They’ve dropped the 6.4 litre HEMI V8 under the hood and it makes 475 horsepower and 470 pounds-feet of torque.
By: Brian Makse
March 13, 2018
THE PROS & CONS
What’s Best: The thrust (and the sounds) from the 392 HEMI V8
What’s Worst: Fuel consumption
What’s Interesting: Has three rows, can tow up to 8,700 lbs, and does zero to sixty in 4.4 seconds
The venerable Dodge Durango sport utility has been sold in various specifications, from luxurious to sporty, for the last few years, it’s never before had the full performance treatment by SRT until now.
They’ve taken this three row SUV and massaged it a little, and the spec sheet reads like a to-do list from a respectable tuning shop. They’ve dropped the 6.4 litre HEMI V8 under the hood and it makes 475 horsepower and 470 pounds-feet of torque. A unique cold air intake and exhaust system make it sound like thunder, at least under aggressive throttle. It’s paired to a quick-shifting eight speed automatic transmission that’s calibrated specifically for this SRT.
Brake sizes are up with fifteen-inch rotors up front, 13.8-inch in the back, clamped by six-piston Brembo calipers in front and four piston rears.
The 295mm-wide tires are by Pirelli and while an all-season comes standard, it’s best if you order the three season P Zeros like this tester and get a set of winter rubber for those months when it snows.
Naturally, the suspension is buttoned down and was engineered specifically for the SRT. It sits lower than other Durangos, spring rates are firmer (3% front, 18% rear), there’s a larger rear anti roll bar that’s 18% stiffer, and the adaptive dampers are calibrated to suit the lower, stiffer set up.
Yes, it does ride a little firmer, but you can actually hustle this biggest of all SRTs through corners with confidence. Turn in response is great, steering feel isn’t bad at all for a big SUV, and the brake pedal feel and modulation are spot on.
Wide-open throttle in this big sport utility is glorious. The first thing you notice is that it throws you back into the seat unlike most SUVs. It’s a big achievement, considering it weighs in at 2,500 kilograms and it’ll hit zero to sixty in just 4.4 seconds. And get this – it’s NHRA certified to do 12.9 seconds in the quarter mile. This is one SUV that puts sport in sport utility. The second thing you notice is that the song from the engine is as welcome to the ears as your favourite rock track.
The cool thing is that there are seven different drive modes that are unique to the Durango SRT but Track mode is the most sporting. Auto spilts torque 40-60 per cent front to rear, Sport is 35-65, and Track sends 70 percent of the torque to the rear axle. Snow and tow modes are 50-50. Sport mode reduces shift times by up to 50%, while Track mode makes gear changes in just 160 milliseconds.
All of that performance does come at a cost – and not just the price of admission. Dodge says this SUV is capable of 9.6 litres per 100 kilometres on the highway and 12.7 city, yet the best the SRT could produce in mostly highway driving was just 16 L/100km. Still, for the sound it makes, performance it gives, and the haul-all-the-things capability, it’s worth the price at the pump.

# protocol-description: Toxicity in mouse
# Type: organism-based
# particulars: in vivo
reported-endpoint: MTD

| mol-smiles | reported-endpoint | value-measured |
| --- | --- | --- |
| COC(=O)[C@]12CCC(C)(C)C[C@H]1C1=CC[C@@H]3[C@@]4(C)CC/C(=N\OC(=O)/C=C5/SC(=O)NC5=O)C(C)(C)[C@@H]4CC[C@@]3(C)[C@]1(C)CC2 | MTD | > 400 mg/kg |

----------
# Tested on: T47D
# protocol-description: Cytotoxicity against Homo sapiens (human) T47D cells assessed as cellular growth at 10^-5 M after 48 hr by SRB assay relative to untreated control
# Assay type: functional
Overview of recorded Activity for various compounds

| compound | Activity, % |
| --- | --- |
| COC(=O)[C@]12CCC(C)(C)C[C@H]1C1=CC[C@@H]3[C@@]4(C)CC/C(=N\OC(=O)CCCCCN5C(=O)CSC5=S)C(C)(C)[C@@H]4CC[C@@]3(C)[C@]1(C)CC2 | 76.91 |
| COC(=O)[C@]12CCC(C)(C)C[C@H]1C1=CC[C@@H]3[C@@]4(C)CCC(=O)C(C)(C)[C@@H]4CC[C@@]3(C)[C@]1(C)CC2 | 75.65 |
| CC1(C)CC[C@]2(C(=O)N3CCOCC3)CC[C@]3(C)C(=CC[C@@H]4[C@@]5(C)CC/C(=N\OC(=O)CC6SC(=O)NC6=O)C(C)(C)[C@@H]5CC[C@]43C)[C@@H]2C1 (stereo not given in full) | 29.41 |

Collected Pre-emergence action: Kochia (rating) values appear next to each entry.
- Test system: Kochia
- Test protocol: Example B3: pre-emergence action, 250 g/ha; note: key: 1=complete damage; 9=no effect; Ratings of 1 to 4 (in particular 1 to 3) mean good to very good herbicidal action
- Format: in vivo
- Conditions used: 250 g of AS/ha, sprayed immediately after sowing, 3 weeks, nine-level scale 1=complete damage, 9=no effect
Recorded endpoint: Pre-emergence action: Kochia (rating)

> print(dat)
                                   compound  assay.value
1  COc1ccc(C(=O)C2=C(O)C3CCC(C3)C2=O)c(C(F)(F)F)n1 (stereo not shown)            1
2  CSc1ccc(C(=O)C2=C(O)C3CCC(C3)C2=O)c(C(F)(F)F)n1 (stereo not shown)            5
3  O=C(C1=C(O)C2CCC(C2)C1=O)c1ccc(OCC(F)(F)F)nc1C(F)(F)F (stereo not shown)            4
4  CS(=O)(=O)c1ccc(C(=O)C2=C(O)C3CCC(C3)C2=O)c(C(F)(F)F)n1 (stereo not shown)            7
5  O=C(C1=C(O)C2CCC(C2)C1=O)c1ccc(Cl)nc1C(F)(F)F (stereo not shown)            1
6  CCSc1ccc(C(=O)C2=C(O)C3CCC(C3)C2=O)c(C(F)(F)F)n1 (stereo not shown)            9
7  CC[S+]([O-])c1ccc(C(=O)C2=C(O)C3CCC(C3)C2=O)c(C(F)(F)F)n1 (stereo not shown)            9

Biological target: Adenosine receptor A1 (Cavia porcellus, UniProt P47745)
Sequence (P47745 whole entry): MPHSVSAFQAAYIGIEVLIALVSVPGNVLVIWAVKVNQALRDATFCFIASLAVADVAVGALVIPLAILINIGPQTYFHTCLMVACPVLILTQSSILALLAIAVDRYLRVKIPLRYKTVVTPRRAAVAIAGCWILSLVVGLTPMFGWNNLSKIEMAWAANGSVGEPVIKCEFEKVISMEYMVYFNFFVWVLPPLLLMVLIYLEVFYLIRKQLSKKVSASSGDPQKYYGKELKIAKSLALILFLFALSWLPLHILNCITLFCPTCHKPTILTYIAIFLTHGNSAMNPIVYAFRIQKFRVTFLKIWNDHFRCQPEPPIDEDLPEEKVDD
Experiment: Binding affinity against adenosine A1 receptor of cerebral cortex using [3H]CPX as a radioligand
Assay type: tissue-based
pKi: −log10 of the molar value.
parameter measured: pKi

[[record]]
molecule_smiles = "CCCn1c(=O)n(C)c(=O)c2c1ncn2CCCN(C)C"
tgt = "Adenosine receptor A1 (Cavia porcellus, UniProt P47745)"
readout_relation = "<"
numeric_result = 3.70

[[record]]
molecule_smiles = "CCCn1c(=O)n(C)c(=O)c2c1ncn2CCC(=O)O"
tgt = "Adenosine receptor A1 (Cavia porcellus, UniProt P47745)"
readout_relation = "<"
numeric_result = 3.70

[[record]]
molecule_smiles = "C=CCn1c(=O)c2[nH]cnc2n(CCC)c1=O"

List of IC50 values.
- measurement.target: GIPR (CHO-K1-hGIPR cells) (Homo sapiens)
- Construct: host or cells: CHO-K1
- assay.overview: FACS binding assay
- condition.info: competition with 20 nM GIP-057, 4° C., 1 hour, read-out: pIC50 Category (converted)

The exterior doesn’t look too much different than sport-trimmed Durangos, so you’ve got to have a keen eye to spot an authentic SRT, but understatement never harmed an honestly quick SUV, did it? The deeply sculpted hood includes legitimate heat extractors and a cold air intake. No fakery here.
For the most part, the interior is pretty standard Durango, save for the SRT wheel with obvious paddle shifters, the more aggressively bolstered seats, and the luxe finish on the dash. The wheel’s thick rim feels great in your hand, although flat-bottomed wheels are a bit tired, despite their popularity. Seating position is perfect and you’ve got great visibility from the driver’s chair. Seats are heated and cooled for your comfort.
In this SRT, three rows are standard equipment, but, rightly, Dodge allows you to delete the third row if you don’t need the extra seats and yearn for more cargo-carrying capacity – and the best part is that they call it the Lightweight Performance Package, perfectly aligned with the nature of the SRT brand.
One of the great things about the 2018 model year Dodges – and plenty of other FCA vehicles – is the no-nonsense uConnect system. Sure, it’s got that same simple, intuitive interface as recent model years, and there’s the expected Apple Car Play and Android Auto, but the most important thing is that they didn’t skimp on the processor that runs the system. Inputs are quick and switching from one screen to another is fast. It’s so much better than most other systems out there, plus the Beats speakers sound great too.
The $1,450 Technology Group option is recommended for its full suite of passive safety systems including forward collision warning, but Dodge does one thing particularly well. The option package includes adaptive cruise control, however, unlike nearly all other manufacturers’ offerings, Dodge makes good ol’ regular cruise control available for the driver’s choice. The rear seat DVD is near useless in the age of tablets and not inexpensive at $2,150. Skip this option and, even after buying a couple of cheap tablets for the kids, you’ve put some money back into your pockets.
What’s more is that Mopar recently announced two new interesting products for the Durango SRT. The first is a new, freer flowing and louder exhaust system, and the second is a lowering spring kit that drops the SRT a little more than half an inch. Those might be mandatory dealer-installed options, if you’re so inclined.